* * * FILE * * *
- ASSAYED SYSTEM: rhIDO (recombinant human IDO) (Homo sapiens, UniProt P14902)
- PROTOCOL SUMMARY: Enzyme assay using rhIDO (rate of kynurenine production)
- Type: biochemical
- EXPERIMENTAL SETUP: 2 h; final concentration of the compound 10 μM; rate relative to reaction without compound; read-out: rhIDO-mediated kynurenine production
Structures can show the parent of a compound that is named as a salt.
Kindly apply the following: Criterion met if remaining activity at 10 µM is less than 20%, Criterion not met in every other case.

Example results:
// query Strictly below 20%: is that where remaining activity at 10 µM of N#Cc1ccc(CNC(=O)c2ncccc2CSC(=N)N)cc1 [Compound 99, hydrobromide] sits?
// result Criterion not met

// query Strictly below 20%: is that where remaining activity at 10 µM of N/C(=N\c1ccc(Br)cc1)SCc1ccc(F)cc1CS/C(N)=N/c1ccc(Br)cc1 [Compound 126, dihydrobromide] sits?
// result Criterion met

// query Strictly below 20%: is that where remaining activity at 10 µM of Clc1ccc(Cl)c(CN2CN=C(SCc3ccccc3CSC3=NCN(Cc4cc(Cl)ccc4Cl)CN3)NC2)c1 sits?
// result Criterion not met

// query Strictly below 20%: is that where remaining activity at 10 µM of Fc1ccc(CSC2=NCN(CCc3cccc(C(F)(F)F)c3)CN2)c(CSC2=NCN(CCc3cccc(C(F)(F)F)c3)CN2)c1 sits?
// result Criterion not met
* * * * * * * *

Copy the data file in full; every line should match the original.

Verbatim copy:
- ASSAYED SYSTEM: rhIDO (recombinant human IDO) (Homo sapiens, UniProt P14902)
- PROTOCOL SUMMARY: Enzyme assay using rhIDO (rate of kynurenine production)
- Type: biochemical
- EXPERIMENTAL SETUP: 2 h; final concentration of the compound 10 μM; rate relative to reaction without compound; read-out: rhIDO-mediated kynurenine production
Structures can show the parent of a compound that is named as a salt.
Kindly apply the following: Criterion met if remaining activity at 10 µM is less than 20%, Criterion not met in every other case.

Example results:
// query Strictly below 20%: is that where remaining activity at 10 µM of N#Cc1ccc(CNC(=O)c2ncccc2CSC(=N)N)cc1 [Compound 99, hydrobromide] sits?
// result Criterion not met

// query Strictly below 20%: is that where remaining activity at 10 µM of N/C(=N\c1ccc(Br)cc1)SCc1ccc(F)cc1CS/C(N)=N/c1ccc(Br)cc1 [Compound 126, dihydrobromide] sits?
// result Criterion met

// query Strictly below 20%: is that where remaining activity at 10 µM of Clc1ccc(Cl)c(CN2CN=C(SCc3ccccc3CSC3=NCN(Cc4cc(Cl)ccc4Cl)CN3)NC2)c1 sits?
// result Criterion not met

// query Strictly below 20%: is that where remaining activity at 10 µM of Fc1ccc(CSC2=NCN(CCc3cccc(C(F)(F)F)c3)CN2)c(CSC2=NCN(CCc3cccc(C(F)(F)F)c3)CN2)c1 sits?
// result Criterion not met